Semira is like most other four year olds. She likes to play dress up, is shy around strangers, and gets annoyed with her two-year old sister for borrowing her clothes. What sets Semira apart is her determination to keep on smiling. Two years ago, fighting erupted in Semiras small village in Aleppo province. With only what they could carry, her family fled to a neighboring village in Syria. When they returned, the family house was completely destroyed, along with all of their possessions. With nothing left in Syria, Semira and her parents moved to the relative safety of southeastern Turkey In just two small rooms, Semira lives with her father, mother, sister, grandmother, uncle, and a baby cousin. When they first arrived, Semira often cried herself to sleep; Like all of us, she missed her life in Syria says her father.
The local Turkish neighbors have been very welcoming, but language continues to be a barrier for the family. Sometimes Semiras parents struggle to communicate with their Turkish community, but as with most children, language differences are easily overcome by Semira and her sister. Both girls have made many friends with the local Turkish children and especially enjoy playing on the swings together. The sisterly bond is obvious even to an outsider, however, it is threatened by scuffles over sharing clothing. Khadija (Semiras sister) always wants to wear what Semira is wearing. They get along very well, until they wear each others clothes. Then, well, they argue, laughs Semiras mother. This is why they are wearing very similar outfits today to keep the peace.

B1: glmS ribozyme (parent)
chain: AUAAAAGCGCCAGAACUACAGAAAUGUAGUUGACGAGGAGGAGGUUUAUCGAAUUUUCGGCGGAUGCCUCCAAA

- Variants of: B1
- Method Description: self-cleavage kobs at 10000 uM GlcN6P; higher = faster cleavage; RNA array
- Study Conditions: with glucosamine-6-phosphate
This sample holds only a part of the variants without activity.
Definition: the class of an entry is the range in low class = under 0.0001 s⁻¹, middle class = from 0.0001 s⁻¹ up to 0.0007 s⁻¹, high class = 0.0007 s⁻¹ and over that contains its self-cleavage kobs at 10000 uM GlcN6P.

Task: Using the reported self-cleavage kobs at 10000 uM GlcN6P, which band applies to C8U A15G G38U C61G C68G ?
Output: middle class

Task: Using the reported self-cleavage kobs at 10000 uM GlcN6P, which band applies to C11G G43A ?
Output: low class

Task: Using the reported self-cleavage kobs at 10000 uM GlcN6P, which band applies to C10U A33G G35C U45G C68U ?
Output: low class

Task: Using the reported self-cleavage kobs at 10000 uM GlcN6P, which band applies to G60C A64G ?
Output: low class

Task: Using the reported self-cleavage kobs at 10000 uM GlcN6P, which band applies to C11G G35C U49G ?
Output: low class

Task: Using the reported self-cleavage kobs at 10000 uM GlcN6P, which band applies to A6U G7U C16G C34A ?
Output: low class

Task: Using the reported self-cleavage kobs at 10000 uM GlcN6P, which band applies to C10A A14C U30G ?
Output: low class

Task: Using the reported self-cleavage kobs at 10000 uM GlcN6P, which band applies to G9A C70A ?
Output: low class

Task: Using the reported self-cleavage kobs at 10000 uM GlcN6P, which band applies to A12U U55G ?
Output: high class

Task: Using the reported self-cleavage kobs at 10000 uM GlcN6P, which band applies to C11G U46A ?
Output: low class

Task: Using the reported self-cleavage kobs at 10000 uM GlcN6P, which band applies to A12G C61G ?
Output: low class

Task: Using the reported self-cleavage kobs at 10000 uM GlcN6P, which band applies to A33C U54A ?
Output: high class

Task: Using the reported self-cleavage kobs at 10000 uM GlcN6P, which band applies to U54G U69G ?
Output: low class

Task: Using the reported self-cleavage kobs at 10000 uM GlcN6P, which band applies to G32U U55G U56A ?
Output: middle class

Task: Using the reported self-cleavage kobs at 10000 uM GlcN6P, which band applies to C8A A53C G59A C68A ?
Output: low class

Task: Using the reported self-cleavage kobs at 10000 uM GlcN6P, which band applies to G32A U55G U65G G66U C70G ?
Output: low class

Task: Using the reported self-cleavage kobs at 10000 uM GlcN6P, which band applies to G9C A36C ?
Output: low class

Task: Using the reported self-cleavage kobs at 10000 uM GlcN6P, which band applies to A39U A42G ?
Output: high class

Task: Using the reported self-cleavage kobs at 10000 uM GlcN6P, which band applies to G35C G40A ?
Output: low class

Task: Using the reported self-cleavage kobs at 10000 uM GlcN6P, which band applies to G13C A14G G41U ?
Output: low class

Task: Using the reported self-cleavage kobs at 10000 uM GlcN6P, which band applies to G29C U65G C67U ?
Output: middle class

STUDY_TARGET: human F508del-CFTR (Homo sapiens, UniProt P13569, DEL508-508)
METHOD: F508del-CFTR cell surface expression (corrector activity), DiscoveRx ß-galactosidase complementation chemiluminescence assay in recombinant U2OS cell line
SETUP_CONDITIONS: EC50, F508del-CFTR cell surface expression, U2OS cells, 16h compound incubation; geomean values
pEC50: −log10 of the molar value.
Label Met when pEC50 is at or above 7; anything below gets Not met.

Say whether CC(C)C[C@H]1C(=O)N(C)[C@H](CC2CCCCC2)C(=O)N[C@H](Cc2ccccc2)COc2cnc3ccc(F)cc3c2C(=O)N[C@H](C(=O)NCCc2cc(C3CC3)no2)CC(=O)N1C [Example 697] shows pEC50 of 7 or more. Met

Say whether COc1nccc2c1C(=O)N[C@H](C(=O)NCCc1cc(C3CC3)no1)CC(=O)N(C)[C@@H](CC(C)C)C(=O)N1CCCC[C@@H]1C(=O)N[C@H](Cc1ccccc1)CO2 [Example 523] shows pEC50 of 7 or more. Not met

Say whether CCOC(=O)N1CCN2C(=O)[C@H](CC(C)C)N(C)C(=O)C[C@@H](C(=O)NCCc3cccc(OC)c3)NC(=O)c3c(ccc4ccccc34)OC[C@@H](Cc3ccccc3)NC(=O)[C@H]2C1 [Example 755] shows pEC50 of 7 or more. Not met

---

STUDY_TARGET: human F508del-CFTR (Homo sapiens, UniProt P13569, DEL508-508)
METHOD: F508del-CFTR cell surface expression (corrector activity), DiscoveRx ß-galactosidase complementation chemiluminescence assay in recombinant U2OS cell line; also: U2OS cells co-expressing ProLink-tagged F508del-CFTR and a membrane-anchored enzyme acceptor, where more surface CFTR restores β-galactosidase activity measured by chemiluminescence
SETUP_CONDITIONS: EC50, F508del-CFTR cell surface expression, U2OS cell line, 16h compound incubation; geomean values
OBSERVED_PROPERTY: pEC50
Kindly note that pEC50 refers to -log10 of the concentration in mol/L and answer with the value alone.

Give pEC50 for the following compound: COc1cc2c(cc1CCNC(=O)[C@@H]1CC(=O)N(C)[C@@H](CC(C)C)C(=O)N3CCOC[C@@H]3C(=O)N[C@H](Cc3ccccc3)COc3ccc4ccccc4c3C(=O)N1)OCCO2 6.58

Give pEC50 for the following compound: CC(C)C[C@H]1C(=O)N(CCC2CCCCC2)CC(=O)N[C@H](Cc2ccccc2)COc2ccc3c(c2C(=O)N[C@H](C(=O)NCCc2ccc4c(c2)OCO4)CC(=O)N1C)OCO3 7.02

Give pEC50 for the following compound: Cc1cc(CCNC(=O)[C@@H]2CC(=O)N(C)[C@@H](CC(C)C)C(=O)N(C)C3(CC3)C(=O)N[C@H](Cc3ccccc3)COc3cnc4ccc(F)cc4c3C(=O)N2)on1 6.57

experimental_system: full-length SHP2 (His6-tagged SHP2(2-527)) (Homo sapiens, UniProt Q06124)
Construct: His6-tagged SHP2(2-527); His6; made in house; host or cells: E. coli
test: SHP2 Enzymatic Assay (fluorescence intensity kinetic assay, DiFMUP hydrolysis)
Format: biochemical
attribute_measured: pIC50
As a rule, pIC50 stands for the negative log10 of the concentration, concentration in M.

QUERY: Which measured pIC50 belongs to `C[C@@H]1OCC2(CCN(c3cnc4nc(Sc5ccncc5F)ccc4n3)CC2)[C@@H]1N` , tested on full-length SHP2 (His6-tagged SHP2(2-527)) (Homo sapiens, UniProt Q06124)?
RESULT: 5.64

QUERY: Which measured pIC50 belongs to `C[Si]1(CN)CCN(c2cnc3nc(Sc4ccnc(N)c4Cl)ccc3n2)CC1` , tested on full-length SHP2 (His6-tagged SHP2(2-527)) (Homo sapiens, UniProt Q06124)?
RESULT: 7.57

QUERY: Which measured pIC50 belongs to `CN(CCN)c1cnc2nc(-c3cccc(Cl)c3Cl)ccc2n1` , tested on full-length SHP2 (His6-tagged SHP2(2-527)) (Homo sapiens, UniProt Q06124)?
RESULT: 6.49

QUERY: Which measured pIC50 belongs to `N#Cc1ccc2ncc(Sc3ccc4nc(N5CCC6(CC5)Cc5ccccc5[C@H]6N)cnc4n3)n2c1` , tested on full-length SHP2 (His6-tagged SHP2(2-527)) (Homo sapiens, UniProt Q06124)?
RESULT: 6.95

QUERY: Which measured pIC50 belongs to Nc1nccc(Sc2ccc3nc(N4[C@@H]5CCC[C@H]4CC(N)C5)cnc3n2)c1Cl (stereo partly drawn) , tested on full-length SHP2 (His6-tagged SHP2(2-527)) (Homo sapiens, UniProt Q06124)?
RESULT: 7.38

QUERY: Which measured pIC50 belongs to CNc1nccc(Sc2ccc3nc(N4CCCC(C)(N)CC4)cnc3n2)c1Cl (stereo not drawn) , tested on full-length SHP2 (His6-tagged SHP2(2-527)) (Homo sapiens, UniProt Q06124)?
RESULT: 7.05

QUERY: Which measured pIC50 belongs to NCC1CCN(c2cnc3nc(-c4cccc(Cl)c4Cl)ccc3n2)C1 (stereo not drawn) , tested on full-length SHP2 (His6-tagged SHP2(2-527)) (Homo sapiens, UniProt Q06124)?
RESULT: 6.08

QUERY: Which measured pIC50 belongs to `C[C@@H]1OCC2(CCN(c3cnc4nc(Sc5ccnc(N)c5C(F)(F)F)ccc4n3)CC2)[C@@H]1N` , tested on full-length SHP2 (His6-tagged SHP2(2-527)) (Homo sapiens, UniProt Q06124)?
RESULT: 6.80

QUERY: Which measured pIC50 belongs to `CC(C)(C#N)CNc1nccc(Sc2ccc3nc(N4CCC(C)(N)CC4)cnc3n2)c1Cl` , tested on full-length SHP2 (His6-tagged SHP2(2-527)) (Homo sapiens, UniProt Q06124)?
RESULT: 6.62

Last year, an unfortunate household accident scalded Semira and she was rushed to the local Doctors without Borders (MSF) clinic. Semira was badly burned all over her torso. When she woke up the next morning in the clinic, Semira begged to look in the mirror. She just starting crying and crying remembers her mother. I was so frightened for her. I asked her where it hurt. Semira said she was crying because her hair was amess! Even at the young age of four, Semira is very conscious of how she looks. After all, she wants to be a famous actress when she grows up. Following initial treatment, Semira was still in urgent need of a special garment to prevent scarring and reduce discomfort. However, the family had no money and no insurance to pay for the costly garment.
After a consultation with MSF, IOM Turkey quickly responded to provide the little girl with the doctor-prescribed silicon pressure garment. Four months after receiving the garment, IOM visited Semiras family who already noticed its benefits, both physically and mentally. Semira was the first case for IOM Turkeys Emergency Case Management team who provides one-off, immediate assistance for some of the most vulnerable people. By providing individualized ad hoc funding, the ECM program supports both individuals and families with specific, complex or multiple assistance needs which are not addressed through existing humanitarian services or programs. Funds for Semiras treatment were provided by the U.S. Department of State Bureau of Population, Refugees, and Migration.